Friday, June 12, 2009

Bill Signed Will Improve Floridians' Access to Care

From the House Dems:

On Wednesday, June 10, 2009 Governor Charlie Crist signed into law a “Clinical Labs” bill sponsored by state Representative Luis Garcia (D-Miami) and state Senator Mike Fasano (R-New Port Richey). The legislation, CS/Senate Bill 408, requires clinical labs to accept human specimens, such as blood and urine, for analysis from Advanced Registered Nurse Practitioners. The legislation also eliminates a current requirement that initial workplace drug tests be conducted only by laboratories which will allow Florida employers to conduct employee drug tests in a more efficient and cost-saving manner

“I commend Governor Crist for signing into law this important legislation that has been widely supported in both the Florida House and state Senate,” said Representative Luis Garcia. “This new law will improve Floridians’ access to care while also promoting healthy Florida workplaces. I am proud to have worked on this vital health care legislation.”

Advanced registered nurse practitioners already play a critical role in improving Floridians’ health. They provide primary health care services, manage chronic illnesses and diagnose acute illnesses. They are also allowed to order laboratory tests. Under the new law, they will be able to do even more good for patients even though their scope of practice is not expanded.

The law amends a statute to allow advanced registered nurse practitioners to be among those who clinical labs are required to accept human specimens on the order of physicians, dentists and certain others.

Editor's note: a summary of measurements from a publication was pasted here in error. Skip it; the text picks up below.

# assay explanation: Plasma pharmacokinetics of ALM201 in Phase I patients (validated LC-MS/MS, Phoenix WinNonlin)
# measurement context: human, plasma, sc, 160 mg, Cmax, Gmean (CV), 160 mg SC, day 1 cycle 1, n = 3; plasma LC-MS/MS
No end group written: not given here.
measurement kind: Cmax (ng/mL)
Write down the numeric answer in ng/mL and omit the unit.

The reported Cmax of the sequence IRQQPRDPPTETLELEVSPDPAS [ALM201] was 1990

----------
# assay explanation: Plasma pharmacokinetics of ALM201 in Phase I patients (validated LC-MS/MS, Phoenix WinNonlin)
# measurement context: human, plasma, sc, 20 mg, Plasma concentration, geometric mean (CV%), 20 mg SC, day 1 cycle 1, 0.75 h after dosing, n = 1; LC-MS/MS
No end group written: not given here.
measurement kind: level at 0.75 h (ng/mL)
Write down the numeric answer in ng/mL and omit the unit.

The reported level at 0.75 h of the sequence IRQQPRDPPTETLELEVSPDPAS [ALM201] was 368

Additionally, the law eliminates a requirement that initial drug tests performed in compliance with a drug-free workplace program be conducted by laboratories. These labs are often located out of state and charge shipping and handling fees. As a result, employees and employers have faced delays and high costs for drug testing that can be eased under the new law.

Nearly 20 million Americans were estimated in 2007 to be illegal drug users, according to the 2007 National Survey on Drug Use and Health (NSDUH). This research also indicates that three of every four drug users are employed. Consequently, employers lose an estimated $160 billion per year due to absenteeism, increased healthcare costs and decreased productivity stemming from drug use.

In Florida, employers who implement drug-free workplace programs are eligible for discounts on workers’ compensation insurance. The new law will save employers and employees even more time and money.

The law will still require that confirmatory drug tests, performed at licensed labs, and medical review be conducted before final results are available to employers.

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